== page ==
Q. Our evaluation process includes commitment to the community. We give all employees “points” for volunteering. The points become part of their numerical rating and could affect their rating (satisfactory or unsatisfactory) and raise potential. We don’t pay for volunteering time. Are we violating the law? — K.O., Illinois
A. If the employees are performing volunteer work in the community (rather than for your company) and are volunteering during their personal time, you do not have to pay them. However, some state laws (including Illinois’ Personnel Record Review Act) prohibit employers from keeping records of employees’ associations, political activities and other non-employment activities.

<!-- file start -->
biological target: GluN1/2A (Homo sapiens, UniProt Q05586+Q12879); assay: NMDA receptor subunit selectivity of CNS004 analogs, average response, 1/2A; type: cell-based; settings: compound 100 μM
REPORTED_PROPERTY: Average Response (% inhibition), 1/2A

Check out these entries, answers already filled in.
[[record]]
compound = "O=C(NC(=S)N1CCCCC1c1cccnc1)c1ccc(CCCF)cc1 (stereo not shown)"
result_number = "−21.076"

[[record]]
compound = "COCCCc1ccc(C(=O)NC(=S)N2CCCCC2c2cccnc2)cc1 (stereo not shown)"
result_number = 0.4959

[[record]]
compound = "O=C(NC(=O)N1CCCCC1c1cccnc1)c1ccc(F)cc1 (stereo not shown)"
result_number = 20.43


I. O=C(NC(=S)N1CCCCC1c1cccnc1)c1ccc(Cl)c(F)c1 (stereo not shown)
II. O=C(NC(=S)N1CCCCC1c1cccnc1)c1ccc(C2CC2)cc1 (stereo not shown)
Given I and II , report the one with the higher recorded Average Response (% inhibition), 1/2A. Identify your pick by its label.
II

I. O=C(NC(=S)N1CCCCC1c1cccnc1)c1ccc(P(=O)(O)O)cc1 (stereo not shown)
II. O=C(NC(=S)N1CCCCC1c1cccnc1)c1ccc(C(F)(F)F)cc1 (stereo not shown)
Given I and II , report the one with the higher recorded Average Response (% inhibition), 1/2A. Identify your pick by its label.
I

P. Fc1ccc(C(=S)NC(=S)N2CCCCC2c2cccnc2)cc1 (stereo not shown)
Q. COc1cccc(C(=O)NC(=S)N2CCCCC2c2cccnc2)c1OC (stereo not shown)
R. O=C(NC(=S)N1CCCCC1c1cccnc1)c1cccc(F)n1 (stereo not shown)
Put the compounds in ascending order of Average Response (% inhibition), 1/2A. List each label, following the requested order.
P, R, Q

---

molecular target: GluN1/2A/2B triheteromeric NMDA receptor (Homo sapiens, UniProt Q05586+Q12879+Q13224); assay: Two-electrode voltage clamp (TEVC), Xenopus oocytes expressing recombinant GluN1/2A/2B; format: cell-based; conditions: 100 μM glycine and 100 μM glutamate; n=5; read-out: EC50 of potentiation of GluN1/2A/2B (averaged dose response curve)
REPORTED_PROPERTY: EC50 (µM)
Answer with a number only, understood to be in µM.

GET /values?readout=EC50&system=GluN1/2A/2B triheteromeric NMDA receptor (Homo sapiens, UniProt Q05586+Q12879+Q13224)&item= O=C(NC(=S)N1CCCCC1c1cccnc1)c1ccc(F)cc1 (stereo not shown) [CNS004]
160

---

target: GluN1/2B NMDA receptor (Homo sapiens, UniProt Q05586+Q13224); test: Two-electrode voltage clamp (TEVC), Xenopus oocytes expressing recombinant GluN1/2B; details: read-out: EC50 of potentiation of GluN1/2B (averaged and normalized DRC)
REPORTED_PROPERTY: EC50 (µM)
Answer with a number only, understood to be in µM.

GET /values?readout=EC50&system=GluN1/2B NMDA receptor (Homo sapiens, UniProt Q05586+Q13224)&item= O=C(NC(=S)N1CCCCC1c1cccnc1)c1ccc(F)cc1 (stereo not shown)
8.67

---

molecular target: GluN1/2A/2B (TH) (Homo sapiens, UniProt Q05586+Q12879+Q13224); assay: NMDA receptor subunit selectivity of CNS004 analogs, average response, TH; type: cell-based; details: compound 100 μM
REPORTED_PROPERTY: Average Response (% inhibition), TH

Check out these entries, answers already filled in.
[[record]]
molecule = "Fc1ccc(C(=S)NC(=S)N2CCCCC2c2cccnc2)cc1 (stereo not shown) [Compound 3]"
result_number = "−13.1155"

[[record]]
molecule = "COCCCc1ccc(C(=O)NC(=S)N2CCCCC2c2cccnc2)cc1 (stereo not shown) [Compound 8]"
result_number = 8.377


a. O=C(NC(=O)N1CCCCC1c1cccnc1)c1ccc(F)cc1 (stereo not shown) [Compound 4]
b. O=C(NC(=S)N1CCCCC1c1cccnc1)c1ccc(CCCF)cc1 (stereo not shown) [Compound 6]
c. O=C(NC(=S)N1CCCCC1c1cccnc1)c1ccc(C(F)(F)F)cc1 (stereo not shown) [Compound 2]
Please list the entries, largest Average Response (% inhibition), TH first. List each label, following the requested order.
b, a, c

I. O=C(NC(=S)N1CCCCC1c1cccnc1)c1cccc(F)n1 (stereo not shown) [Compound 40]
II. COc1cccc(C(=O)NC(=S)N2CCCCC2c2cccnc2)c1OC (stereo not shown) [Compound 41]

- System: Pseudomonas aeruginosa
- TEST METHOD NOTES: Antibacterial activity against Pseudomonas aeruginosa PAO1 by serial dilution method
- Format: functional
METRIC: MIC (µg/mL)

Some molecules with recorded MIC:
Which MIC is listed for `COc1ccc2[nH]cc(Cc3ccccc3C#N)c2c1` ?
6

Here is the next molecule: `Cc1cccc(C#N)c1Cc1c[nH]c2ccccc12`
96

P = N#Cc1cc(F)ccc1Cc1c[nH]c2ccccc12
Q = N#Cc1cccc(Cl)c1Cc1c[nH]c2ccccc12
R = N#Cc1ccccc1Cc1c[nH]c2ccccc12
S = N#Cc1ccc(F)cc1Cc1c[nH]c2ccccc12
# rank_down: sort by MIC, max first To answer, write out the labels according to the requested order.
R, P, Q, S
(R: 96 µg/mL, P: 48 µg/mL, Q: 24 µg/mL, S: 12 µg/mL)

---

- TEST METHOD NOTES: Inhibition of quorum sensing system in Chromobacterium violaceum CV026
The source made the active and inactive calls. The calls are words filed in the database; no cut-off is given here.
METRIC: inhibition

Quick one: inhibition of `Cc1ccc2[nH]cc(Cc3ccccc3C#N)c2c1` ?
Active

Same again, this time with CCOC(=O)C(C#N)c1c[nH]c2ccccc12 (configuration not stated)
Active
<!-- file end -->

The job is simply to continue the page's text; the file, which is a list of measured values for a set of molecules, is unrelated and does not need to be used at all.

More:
So, particularly in those states, employers cannot make employment decisions based on what an employee does on his or her own time. It may be better to support volunteer efforts in a different way and not to award “points” for volunteering.
- How to Fire an Employee the Legal Way: 6 Termination Guidelines
- Individual mandate for health insurance: How will it be enforced?
- Indianapolis company accused of breaking Muslim sharia law
- Court: Arbitrators -- not judges -- should decide validity of arbitration agreements
- Gaines' loss: Over $1 million for whistle-blower violations